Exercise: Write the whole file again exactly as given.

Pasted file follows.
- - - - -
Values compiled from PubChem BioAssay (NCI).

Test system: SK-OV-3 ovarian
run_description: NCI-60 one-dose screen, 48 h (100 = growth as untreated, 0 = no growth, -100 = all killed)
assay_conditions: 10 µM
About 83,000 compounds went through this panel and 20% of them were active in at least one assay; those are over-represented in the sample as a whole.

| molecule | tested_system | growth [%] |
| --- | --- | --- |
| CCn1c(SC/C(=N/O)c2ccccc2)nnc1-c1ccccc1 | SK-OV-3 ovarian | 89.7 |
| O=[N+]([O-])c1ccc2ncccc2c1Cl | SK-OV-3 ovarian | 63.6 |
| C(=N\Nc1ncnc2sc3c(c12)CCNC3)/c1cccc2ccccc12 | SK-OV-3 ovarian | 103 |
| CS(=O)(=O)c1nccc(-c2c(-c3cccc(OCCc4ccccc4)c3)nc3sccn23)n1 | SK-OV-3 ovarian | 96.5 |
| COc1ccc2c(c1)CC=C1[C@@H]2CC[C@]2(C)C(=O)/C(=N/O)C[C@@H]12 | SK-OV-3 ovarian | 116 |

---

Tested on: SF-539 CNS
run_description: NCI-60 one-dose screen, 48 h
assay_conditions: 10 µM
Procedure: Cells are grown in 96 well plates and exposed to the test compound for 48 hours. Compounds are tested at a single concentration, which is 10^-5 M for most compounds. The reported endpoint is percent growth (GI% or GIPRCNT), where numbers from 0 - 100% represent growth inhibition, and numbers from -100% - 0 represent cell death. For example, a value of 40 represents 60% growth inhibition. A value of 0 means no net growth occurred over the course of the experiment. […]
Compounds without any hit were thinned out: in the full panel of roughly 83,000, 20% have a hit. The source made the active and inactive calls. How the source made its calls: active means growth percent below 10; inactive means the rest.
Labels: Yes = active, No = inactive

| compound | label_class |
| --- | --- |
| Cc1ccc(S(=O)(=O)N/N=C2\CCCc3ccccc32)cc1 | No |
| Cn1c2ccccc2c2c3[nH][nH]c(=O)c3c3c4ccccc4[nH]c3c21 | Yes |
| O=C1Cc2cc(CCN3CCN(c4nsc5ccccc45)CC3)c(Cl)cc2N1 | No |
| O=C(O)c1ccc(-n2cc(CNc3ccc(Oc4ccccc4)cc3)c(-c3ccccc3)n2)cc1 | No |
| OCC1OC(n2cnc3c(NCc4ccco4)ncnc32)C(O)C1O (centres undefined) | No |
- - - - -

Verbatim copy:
Values compiled from PubChem BioAssay (NCI).

Test system: SK-OV-3 ovarian
run_description: NCI-60 one-dose screen, 48 h (100 = growth as untreated, 0 = no growth, -100 = all killed)
assay_conditions: 10 µM
About 83,000 compounds went through this panel and 20% of them were active in at least one assay; those are over-represented in the sample as a whole.

| molecule | tested_system | growth [%] |
| --- | --- | --- |
| CCn1c(SC/C(=N/O)c2ccccc2)nnc1-c1ccccc1 | SK-OV-3 ovarian | 89.7 |
| O=[N+]([O-])c1ccc2ncccc2c1Cl | SK-OV-3 ovarian | 63.6 |
| C(=N\Nc1ncnc2sc3c(c12)CCNC3)/c1cccc2ccccc12 | SK-OV-3 ovarian | 103 |
| CS(=O)(=O)c1nccc(-c2c(-c3cccc(OCCc4ccccc4)c3)nc3sccn23)n1 | SK-OV-3 ovarian | 96.5 |
| COc1ccc2c(c1)CC=C1[C@@H]2CC[C@]2(C)C(=O)/C(=N/O)C[C@@H]12 | SK-OV-3 ovarian | 116 |

---

Tested on: SF-539 CNS
run_description: NCI-60 one-dose screen, 48 h
assay_conditions: 10 µM
Procedure: Cells are grown in 96 well plates and exposed to the test compound for 48 hours. Compounds are tested at a single concentration, which is 10^-5 M for most compounds. The reported endpoint is percent growth (GI% or GIPRCNT), where numbers from 0 - 100% represent growth inhibition, and numbers from -100% - 0 represent cell death. For example, a value of 40 represents 60% growth inhibition. A value of 0 means no net growth occurred over the course of the experiment. […]
Compounds without any hit were thinned out: in the full panel of roughly 83,000, 20% have a hit. The source made the active and inactive calls. How the source made its calls: active means growth percent below 10; inactive means the rest.
Labels: Yes = active, No = inactive

| compound | label_class |
| --- | --- |
| Cc1ccc(S(=O)(=O)N/N=C2\CCCc3ccccc32)cc1 | No |
| Cn1c2ccccc2c2c3[nH][nH]c(=O)c3c3c4ccccc4[nH]c3c21 | Yes |
| O=C1Cc2cc(CCN3CCN(c4nsc5ccccc45)CC3)c(Cl)cc2N1 | No |
| O=C(O)c1ccc(-n2cc(CNc3ccc(Oc4ccccc4)cc3)c(-c3ccccc3)n2)cc1 | No |
| OCC1OC(n2cnc3c(NCc4ccco4)ncnc32)C(O)C1O (centres undefined) | No |